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I've only seen the bump function $e^\frac1{x^2-1}$ so far. Where could I find examples of functions $C^∞$ on $\mathbb{R}$ that are zero everywhere except on $(-1,1)$?

Are there others that do not involve the exponential function? Are there any with a closed form integral? Is there a preferred function?

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Perhaps you might ask, "Does it matter?" IMHO not really; once you have one bump function, it can do all the heavy lifting needed to produce the sort of results that distinguish smooth manifolds from analytic manifolds. This is not to denigrate your curiosity, just to comment that the existence of one sort is enough :) –  Neal Jan 23 '12 at 1:38
    
This question would be better if it were worded more precisely, for example by including the information in the first sentence of Robert Israel's answer below. –  Greg Martin Jan 23 '12 at 6:06
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2 Answers 2

up vote 10 down vote accepted

Presumably what you want is a function that is $C^\infty$ on $\mathbb R$, nonzero on $(-1,1)$ and zero elsewhere. It's convenient to use something involving the exponential function because it's nonzero everywhere but goes to faster than any polynomial at $-\infty$ and it's easy to differentiate. If you really want to avoid the exponential function, you might try something like $$\frac{1}{I_0(1/(1-x^2))}$$ for $-1 < x < 1$ where $I_0$ is a modified Bessel function of order $0$.

For an example that has a closed-form antiderivative, you might try $$ \frac{\left( {x}^{2}+1 \right)\ {{\rm e}^{{\frac {4x}{{x}^{2}-1}}}}}{\left( \left( {x}^{2}-1 \right) \left( 1+{{\rm e}^{{\frac {4x}{{x}^{ 2}-1}}}} \right)\right)^2} $$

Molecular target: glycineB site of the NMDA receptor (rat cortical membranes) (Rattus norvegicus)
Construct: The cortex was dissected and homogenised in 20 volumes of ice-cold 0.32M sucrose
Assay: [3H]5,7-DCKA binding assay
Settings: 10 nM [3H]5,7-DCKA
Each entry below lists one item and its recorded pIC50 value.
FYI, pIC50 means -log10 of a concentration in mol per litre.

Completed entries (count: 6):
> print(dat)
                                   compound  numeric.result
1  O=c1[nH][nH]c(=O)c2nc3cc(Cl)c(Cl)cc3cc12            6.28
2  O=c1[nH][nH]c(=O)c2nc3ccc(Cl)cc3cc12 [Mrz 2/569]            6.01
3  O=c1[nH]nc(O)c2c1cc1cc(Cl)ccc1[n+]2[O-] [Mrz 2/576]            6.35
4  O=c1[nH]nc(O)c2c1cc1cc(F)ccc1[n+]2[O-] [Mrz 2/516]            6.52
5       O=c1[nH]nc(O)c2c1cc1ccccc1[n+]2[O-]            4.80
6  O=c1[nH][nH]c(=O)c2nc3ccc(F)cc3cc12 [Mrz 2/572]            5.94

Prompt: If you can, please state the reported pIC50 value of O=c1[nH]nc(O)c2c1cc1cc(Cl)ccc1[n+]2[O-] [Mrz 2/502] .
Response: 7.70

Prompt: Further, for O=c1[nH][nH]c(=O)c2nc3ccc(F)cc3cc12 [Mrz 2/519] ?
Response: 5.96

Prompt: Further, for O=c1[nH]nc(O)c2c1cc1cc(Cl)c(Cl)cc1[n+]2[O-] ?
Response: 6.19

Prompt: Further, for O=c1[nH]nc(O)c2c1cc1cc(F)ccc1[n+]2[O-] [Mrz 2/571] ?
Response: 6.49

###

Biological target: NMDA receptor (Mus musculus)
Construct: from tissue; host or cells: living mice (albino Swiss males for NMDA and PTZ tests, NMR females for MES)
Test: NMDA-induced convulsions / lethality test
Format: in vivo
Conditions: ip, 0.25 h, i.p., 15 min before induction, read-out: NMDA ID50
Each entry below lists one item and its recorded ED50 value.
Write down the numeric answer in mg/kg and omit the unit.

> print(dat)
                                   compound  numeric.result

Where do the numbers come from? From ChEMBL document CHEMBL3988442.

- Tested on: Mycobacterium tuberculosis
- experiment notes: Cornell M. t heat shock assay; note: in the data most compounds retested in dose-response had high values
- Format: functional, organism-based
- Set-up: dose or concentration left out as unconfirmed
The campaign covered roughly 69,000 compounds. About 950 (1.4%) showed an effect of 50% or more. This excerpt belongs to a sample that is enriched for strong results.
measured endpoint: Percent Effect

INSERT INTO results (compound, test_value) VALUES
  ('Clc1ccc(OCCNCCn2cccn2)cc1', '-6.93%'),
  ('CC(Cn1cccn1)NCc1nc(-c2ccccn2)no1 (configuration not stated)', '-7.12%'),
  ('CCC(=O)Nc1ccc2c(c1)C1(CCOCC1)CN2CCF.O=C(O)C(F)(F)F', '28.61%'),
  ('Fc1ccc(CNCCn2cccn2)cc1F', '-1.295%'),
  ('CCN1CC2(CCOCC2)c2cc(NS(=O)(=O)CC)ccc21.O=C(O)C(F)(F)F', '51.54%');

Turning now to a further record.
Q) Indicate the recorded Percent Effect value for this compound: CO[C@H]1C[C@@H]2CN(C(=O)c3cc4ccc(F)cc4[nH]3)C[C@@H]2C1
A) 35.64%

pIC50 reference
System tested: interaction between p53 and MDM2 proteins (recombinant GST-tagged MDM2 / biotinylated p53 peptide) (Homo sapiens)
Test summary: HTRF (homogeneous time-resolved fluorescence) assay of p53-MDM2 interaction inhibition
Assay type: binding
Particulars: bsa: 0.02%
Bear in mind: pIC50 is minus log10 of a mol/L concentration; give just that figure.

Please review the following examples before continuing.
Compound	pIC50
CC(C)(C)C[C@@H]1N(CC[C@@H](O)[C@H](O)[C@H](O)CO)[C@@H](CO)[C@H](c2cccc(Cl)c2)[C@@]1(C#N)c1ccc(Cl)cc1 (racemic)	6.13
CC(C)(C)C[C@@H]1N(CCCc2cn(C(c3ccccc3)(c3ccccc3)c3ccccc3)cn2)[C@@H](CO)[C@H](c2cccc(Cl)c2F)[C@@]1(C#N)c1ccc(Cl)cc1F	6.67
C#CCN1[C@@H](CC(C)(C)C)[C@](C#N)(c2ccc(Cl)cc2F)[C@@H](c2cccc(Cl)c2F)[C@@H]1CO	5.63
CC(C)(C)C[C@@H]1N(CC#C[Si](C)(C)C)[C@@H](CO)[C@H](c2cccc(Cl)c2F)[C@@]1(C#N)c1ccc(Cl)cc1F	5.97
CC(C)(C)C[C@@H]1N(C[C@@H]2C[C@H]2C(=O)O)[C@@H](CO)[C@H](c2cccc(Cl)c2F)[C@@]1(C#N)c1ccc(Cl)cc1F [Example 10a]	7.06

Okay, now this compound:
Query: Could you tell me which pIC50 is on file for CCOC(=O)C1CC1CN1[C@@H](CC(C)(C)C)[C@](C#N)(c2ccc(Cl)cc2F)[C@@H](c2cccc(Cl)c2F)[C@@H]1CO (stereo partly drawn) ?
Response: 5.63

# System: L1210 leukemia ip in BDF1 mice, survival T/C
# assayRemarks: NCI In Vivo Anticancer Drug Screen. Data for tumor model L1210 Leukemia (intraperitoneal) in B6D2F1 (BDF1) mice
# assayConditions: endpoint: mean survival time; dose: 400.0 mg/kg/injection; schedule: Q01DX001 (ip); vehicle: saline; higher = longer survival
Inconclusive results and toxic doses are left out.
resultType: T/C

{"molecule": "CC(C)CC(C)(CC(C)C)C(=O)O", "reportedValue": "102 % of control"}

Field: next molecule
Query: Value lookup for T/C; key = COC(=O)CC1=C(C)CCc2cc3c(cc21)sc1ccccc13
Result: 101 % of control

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+1 Nice antiderivative. How did you come up with it? –  jnm2 Jan 23 '12 at 13:29
    
I worked backwards: start with a nice "ramp" function and take its derivative. –  Robert Israel Jan 23 '12 at 17:26
    
Funny, I wanted a ramp function so my first idea was to integrate a bump function. Therefore this question. ;-) –  jnm2 Jan 23 '12 at 22:54
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All of these involve breaking up the domain by inequalities and, whether visible or not, involve something no simpler that the exponential function. The original one-sided version is $$ f(x) = e^{-1/x} \; \mbox{for} \; x > 0 $$ but $$ f(x) = 0 \; \mbox{for} \; x \leq 0. $$

You can get a bump from this by multiplication with $$ g(x) = f( 1 + x) \cdot f(1 - x) $$

You get a smoothed step function from $$ h(x) = \int_{- \infty}^x \; g(t) dt $$

You get a plateau bump function, constant in the middle, from $$ p(x) = h(x + A) \cdot h(A -x) $$ for some $A > 1.$

We can prove some properties of this sort of thing. It has no removable singularity at the points where it is not real analytic, at best it has an essential singularity or possibly is not even defined in any neighborhood of the point in $\mathbb C.$

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